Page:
Preferred-Stock ETFs Offer Plenty To Like

Investors navigate the oft confusing financial markets by relying upon their preferences. In no other investment is preference more exquisitely expressed than in preferred stock. Holders of preferred shares have priority over common shareholders with respect to dividend payments and claims to corporate assets upon liquidation. Preferred shares, known as “hybrid securities,” occupy a grey area in a company’s capital structure, with features of both equity and debt.

Because of their (generally) fixed dividend payments, preferred shares appeal to income investors, especially those in higher tax brackets. Dividends paid to preferred shareholders are higher than those earned on common stock and exceed, too, the interest received from many bonds. Like common stock, preferred shares can gain value if the issuing company fares well but can be highly sensitive to changes in interest rates.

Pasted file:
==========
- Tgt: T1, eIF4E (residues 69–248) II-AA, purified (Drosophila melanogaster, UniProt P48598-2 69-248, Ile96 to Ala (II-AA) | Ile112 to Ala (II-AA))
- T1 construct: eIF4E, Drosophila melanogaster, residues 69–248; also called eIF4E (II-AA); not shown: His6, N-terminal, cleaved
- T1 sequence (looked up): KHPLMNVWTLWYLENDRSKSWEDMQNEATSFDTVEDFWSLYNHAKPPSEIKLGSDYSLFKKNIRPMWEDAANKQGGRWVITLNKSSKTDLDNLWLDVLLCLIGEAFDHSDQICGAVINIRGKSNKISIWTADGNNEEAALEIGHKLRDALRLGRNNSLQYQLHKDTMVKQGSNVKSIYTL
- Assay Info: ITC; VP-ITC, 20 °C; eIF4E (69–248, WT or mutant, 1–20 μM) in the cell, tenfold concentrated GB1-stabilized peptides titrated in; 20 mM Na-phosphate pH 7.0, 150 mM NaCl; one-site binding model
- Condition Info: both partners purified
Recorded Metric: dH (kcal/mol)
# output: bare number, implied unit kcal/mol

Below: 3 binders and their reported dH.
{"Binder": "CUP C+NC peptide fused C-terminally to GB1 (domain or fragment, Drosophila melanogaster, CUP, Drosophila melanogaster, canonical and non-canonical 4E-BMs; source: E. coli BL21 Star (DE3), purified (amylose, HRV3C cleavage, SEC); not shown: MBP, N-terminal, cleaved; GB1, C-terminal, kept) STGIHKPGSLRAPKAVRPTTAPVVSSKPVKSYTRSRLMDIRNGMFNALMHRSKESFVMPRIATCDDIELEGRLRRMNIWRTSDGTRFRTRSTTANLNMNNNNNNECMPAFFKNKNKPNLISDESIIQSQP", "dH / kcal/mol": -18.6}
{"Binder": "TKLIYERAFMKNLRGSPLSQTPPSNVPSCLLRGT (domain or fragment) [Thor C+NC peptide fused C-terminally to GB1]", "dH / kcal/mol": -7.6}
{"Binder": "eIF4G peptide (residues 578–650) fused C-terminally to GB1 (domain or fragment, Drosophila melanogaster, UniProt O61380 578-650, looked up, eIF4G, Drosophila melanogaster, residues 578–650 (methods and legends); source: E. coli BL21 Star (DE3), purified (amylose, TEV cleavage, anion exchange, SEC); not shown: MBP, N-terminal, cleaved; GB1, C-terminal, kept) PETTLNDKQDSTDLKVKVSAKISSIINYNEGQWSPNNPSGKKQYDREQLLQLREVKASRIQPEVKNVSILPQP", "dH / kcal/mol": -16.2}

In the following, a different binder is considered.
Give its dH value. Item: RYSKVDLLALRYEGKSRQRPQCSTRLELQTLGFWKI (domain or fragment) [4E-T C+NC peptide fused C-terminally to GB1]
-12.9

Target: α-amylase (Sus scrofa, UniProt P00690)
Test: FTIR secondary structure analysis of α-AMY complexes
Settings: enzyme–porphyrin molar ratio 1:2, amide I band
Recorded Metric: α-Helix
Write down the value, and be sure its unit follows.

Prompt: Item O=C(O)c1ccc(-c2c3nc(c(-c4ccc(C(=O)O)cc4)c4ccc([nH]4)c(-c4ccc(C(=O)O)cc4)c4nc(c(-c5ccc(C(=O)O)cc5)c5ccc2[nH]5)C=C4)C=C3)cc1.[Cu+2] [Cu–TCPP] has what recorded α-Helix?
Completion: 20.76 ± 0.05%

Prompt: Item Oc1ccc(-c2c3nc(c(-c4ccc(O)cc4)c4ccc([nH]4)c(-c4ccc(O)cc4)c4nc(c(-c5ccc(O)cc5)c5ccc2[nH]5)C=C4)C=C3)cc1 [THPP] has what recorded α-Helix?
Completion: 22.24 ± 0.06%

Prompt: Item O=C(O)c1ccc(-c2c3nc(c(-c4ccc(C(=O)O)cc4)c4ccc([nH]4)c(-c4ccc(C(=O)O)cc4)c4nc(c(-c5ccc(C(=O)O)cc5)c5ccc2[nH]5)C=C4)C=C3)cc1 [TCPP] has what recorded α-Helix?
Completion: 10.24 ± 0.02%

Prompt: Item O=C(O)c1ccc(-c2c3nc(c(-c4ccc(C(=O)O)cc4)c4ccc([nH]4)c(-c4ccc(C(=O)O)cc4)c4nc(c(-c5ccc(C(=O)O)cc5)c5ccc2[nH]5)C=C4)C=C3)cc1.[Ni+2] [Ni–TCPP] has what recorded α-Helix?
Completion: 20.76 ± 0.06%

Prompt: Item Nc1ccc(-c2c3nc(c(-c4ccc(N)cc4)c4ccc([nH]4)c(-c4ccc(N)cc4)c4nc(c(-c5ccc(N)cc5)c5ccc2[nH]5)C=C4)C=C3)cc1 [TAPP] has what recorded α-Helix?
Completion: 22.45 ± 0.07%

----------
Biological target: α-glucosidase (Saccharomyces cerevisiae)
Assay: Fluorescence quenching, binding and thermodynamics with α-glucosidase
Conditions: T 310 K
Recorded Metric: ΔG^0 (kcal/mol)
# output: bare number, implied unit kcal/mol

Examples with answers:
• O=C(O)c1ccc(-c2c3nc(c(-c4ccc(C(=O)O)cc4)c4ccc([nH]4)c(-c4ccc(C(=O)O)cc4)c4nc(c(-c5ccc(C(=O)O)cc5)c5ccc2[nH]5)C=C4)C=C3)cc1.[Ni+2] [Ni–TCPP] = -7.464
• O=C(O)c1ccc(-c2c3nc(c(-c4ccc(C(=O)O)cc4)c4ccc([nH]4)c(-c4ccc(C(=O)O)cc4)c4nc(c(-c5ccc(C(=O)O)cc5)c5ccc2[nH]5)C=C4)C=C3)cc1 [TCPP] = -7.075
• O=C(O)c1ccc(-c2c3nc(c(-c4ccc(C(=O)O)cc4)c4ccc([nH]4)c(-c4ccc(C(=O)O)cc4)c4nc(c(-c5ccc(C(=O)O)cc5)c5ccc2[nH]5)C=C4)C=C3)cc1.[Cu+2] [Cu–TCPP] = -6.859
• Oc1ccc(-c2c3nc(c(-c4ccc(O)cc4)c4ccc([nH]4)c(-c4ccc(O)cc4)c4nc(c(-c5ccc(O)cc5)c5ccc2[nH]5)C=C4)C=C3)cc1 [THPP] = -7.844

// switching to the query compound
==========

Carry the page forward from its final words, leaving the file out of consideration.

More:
The trouble with preferred shares is that it’s not easy to build a portfolio position with them. For one thing, not every company issues preferred stock. For those companies that do, the array of preferred equity offered—with their qualifications on dividends, convertibility and redemptions—can be bewildering. The market for preferred shares, too, is notoriously thin.

Enter preferred-stock exchange-traded funds (ETFs). On the scene for more than a decade, preferred ETFs offer immediate diversification and liquidity in just one trade. Most are plain vanilla funds that track an index±either broad or narrow in scope.

For most investors, an allocation to preferred shares properly comes from the fixed income side of their portfolios. Preferred equity is typically used as a diversifier, though many retirement-minded investors tend to think of it as a core allocation.

A half-dozen “seasoned” preferred-equity ETFs concentrate on the U.S. market. By “seasoned” we mean those with track records at least three years long. All provide dividend yields exceeding that of the Barclays Core U.S. Aggregate Bond ETF (NYSE Arca: AGG) and, in spite of their higher volatility, offer better risk-adjusted returns than the bond benchmark.

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Disclosure: Brad Zigler pens's Alternative Insights newsletter. Formerly, he headed up marketing and research for the Pacific Exchange's (now NYSE Arca) option ...

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